(AP) – The race to become Illinois’ next chief legal officer is off to a furious start after Attorney General Lisa Madigan’s sudden announcement that she wouldn’t seek a fifth term. A Republican former Miss America’s campaign has been reinvigorated. Two Democratic state lawmakers have stepped forward. And so many others are contemplating runs that news outlets are posting online trackers of who’s in and out.
(WEEK)- Strong words Sunday from the family of Robert Bee, Jr., whose remains were identified on Saturday. “He deserved justice when he was alive — he deserves justice now that he’s at rest,” said Stephanie Bee-Clauser, Robert’s half-sister. Bee-Clauser spoke exclusively with 25 News, asking for anyone with information to put themselves in her shoes and do the right thing. “You would ask for somebody to come forward, you would want them to do that.,” she said.
Illinois State Police are partnering with local, state and federal agencies this week to promote vehicle and pedestrian safety around railroad tracks and trains. Enforcement details are planned at various crossings. Drivers and pedestrians disobeying laws associated with railroad crossings and properties will be cited. Police will also be distributing literature to the public that contains information on how to be safe around trains and train tracks.
Muck Rack makes it simple to find people, tweets, or articles that mention any name, keyword, company, hashtag etc. We've compiled this guide to help you make the most of your search.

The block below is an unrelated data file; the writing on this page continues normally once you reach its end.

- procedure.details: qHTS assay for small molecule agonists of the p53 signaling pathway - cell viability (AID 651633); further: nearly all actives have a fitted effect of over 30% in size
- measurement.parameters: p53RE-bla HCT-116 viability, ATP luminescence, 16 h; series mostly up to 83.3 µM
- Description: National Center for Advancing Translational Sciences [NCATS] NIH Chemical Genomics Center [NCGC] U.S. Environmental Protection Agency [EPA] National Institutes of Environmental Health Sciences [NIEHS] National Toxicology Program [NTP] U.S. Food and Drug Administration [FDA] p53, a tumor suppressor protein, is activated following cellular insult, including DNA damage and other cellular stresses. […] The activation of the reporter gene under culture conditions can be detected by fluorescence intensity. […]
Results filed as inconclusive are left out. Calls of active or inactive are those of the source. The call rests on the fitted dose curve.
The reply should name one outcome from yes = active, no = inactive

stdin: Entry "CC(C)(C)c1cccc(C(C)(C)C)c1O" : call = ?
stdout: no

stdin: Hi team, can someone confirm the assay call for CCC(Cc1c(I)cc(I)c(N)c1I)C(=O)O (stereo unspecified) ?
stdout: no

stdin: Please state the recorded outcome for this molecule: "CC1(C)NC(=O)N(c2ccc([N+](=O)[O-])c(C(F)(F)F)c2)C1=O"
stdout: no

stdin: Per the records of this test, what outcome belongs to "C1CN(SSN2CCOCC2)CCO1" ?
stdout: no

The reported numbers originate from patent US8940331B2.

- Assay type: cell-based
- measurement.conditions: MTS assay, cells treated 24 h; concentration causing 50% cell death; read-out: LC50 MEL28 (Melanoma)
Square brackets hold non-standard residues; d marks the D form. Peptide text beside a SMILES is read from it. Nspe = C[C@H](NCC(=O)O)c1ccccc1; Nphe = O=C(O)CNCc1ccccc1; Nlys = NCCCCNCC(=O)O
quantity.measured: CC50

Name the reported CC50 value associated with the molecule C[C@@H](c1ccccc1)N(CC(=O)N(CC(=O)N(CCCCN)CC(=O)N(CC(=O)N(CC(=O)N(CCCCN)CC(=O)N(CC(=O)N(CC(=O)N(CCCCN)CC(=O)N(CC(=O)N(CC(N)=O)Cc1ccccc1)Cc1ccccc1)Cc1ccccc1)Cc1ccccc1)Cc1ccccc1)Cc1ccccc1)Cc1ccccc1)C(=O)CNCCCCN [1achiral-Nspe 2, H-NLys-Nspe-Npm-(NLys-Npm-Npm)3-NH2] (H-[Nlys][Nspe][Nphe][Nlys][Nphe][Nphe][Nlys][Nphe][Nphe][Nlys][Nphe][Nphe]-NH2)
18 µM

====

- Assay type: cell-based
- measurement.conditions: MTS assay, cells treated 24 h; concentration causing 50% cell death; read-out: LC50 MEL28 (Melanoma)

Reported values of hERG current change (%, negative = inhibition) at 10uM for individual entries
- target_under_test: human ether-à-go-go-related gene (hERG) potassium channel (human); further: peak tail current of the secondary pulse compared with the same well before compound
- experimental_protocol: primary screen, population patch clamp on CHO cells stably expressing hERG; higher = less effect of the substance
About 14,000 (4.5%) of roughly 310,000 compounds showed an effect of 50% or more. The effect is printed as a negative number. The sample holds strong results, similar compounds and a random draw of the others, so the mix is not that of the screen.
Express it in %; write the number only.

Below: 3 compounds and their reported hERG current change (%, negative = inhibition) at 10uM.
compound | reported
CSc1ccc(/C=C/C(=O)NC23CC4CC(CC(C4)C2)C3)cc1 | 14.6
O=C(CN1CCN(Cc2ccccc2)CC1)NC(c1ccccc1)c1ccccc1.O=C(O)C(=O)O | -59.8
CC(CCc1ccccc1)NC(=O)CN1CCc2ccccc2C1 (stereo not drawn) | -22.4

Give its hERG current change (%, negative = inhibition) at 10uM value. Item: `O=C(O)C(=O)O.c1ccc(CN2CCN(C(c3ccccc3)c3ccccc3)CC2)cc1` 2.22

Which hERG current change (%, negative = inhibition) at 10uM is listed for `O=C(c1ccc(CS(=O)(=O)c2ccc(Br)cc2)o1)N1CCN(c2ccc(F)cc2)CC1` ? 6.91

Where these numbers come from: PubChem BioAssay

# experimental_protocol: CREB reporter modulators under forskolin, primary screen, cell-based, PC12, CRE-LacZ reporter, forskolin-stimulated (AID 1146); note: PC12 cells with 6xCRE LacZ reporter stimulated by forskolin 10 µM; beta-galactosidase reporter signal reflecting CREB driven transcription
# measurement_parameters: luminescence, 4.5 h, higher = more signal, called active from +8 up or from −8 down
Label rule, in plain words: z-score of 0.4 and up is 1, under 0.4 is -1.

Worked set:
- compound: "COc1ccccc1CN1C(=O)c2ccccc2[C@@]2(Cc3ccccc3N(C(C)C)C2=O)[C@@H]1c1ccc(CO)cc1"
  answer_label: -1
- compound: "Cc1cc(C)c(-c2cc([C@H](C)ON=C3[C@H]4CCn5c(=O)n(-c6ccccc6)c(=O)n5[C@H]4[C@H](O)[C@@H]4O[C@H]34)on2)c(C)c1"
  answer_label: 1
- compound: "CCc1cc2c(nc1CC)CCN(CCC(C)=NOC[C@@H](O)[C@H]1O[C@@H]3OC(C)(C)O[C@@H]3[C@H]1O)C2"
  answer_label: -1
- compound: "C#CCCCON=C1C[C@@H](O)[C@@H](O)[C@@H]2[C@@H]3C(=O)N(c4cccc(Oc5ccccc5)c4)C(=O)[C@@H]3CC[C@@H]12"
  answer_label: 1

Selecting a term
Start searching tweets, articles from media outlets, articles mentioned in tweets, journalists'
names, titles and bios with some suggested searches:
Companies or Topics (e.g. iPhone, Microsoft)
Phrases (e.g. "cloud computing") — use quotes to keep the terms together
Twitter handles (e.g. @username) — returns those who have mentioned or replied to
Names (e.g. "David Pogue")
Hashtags (e.g. #sxsw, #london2012)
Bio details (e.g. vegan, Olympics, father)
Muck Rack's Advanced Search allows for many boolean operators.
Find results that mention multiple specified terms, use AND or
+. For example, ensure each result contains both Elon Musk and Mark Zuckerberg by
searching Obama AND Romney or Obama + Romney.
Use the operators OR or , to broaden your search when you'd like either of
multiple terms to appear in results. (This is the default behavior of our search when no operators
are used.) For example, search for democrat OR republican to find results that refer to
Democrats and/or Republicans.
Use NOT or - to subtract results from your search. For
example, searching Disney will yield results about the Walt Disney Company as well as Walt Disney
World Resort. To exclude mentions of Disney World, search for Disney -World or Disney
When using one of these operators with a phrase, enclose it in quotation marks. For example, you can
find results about smartphones excluding Apple's iPhone 4S by searching smartphone -"iPhone
Exact case matching or punctuation
If you're searching for a brand name or keyword that relies on specific punctuation marks or capitalization, you can
find results that match your exact query by adding matchcase: before the keyword you're searching for, like matchcase:E*TRADE .
Use parentheses to separate multiple
boolean phrases. For example, to find journalists talking about having fun in Disney World or
Disneyland, search for ("disney world" OR disneyland) AND fun.
An asterisk can be used to search for any variation of a root word truncated by the asterisk. For example, searching for admin* will return results for administrator, administration, administer, administered, etc.
A near operator is an AND operator where you can control the distance between the words. You can vary the distance the near operation uses by adding a forward slash and number (between 0-99) such as strawberries NEAR/10 "whipped cream", which means the strawberries must exist within 10 words of "whipped cream".